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The effect of dog-human interaction on cortisol and behavior in registered animal-assisted activity dogs

By Z. Y. Ng, B. J. Pierce, C. M. Otto, V. A. Buechner-Maxwell, C. Siracusa, S. R. Werre

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The effect of animal-assisted activities (AAA) on the animal participants has been minimally investigated, and the welfare of these animals has been questioned. To enhance our understanding of these animals' welfare, we measured cortisol collected from serial saliva samples of 15 healthy adult dogs registered with an AAA organization. We collected saliva every 30 min before, during, and after a standardized 60-min session across three settings: an AAA session (activity) for college students in the communal area of a residence hall, a novel session located in a novel room without interaction with a stranger, and a home session inside each handler's own home. Each session was videotaped, and specific behaviors during 5-min petting interactions were coded. Salivary cortisol levels were significantly higher in the novel setting (0.397 g/dL) compared to activity (0.257 g/dL) and home (0.213 g/dL) settings at time 30 min ( P=0.01 and P=0.03, respectively). Dogs exhibited significantly more standing (59% vs 0%, P=0.008) and ambulating (5.6% vs 0%, P=0.001) behavior in the activity setting compared to the home at time 30 min, as well. Salivary cortisol level was negatively correlated with panting ( P=0.02) and standing ( P=0.02) at specific time points in the novel and activity settings, respectively. During the 60-min AAA session, salivary cortisol concentration and stress-associated behavior were not statistically different compared to when dogs spent the same amount of time in the home setting, suggesting that they were not distressed when participating in the AAA sessions. The predictability of the environment may be an important consideration when evaluating the effect of AAA on dogs.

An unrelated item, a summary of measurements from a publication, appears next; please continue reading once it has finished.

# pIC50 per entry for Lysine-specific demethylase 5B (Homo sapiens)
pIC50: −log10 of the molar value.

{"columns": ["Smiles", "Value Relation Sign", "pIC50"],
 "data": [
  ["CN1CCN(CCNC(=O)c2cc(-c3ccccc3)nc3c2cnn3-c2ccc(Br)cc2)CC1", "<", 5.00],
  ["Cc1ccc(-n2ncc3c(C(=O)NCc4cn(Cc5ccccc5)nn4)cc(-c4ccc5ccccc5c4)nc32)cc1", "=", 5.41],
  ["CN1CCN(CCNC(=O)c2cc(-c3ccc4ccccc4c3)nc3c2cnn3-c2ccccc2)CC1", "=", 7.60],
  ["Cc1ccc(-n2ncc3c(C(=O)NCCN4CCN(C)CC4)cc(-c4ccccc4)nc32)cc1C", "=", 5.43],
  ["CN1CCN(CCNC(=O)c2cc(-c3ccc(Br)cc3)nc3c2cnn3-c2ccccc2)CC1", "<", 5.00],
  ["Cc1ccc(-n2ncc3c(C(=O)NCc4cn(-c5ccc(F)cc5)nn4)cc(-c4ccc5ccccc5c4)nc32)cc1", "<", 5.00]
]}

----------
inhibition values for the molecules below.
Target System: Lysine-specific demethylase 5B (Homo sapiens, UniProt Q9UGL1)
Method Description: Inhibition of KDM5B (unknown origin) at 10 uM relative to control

Date 2014
Publication Title Applied Animal Behaviour Science
Volume 159
Pages 69-81
ISBN/ISSN 0168-1591
Publisher Elsevier
DOI 10.1016/j.applanim.2014.07.009
Language English
Author Address Virginia-Maryland Regional College of Veterinary Medicine, Duck Pond Drive, Mail Code 0442, Blacksburg, VA 24061,
Additional Language English
Cite this work

Researchers should cite this work as follows:

  1. Animal behavior
  2. Animal health and hygiene
  3. Animals
  4. Animal welfare
  5. Canidae
  6. Canine
  7. Carnivores
  8. Dogs
  9. Effect
  10. Hydrocortisone
  11. Interactions
  12. Mammals
  13. open access
  14. Pets and companion animals
  15. saliva
  16. students
  17. vertebrates
  1. open access